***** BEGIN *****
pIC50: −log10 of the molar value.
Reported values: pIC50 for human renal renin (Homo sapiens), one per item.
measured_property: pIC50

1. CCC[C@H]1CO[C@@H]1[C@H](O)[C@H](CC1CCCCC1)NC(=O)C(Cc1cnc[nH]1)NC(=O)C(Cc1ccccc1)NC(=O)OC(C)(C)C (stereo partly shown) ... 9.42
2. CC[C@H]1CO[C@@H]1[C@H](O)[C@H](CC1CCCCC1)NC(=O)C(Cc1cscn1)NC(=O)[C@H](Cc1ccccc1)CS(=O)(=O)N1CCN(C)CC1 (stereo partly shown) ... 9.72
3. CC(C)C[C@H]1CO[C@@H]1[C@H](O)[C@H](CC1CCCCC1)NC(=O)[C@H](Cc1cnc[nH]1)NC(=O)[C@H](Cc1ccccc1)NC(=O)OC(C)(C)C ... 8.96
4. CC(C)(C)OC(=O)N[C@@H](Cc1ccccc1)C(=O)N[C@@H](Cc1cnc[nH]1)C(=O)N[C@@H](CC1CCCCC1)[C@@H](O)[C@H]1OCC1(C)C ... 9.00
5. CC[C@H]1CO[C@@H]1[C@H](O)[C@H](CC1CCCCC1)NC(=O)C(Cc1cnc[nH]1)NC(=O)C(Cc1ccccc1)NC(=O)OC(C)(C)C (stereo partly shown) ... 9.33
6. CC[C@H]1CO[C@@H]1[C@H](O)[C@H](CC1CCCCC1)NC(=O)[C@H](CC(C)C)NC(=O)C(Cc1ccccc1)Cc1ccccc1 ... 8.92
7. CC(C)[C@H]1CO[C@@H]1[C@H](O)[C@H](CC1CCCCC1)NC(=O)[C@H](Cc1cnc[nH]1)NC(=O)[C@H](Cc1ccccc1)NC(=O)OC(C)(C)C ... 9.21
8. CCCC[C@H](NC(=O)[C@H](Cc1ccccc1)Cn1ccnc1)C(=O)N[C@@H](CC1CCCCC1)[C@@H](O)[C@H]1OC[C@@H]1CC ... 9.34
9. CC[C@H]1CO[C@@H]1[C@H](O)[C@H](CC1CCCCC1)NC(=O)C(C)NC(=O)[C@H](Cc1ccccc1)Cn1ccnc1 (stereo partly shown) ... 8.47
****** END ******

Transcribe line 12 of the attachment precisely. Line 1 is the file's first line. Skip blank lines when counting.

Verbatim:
9. CC[C@H]1CO[C@@H]1[C@H](O)[C@H](CC1CCCCC1)NC(=O)C(C)NC(=O)[C@H](Cc1ccccc1)Cn1ccnc1 (stereo partly shown) ... 8.47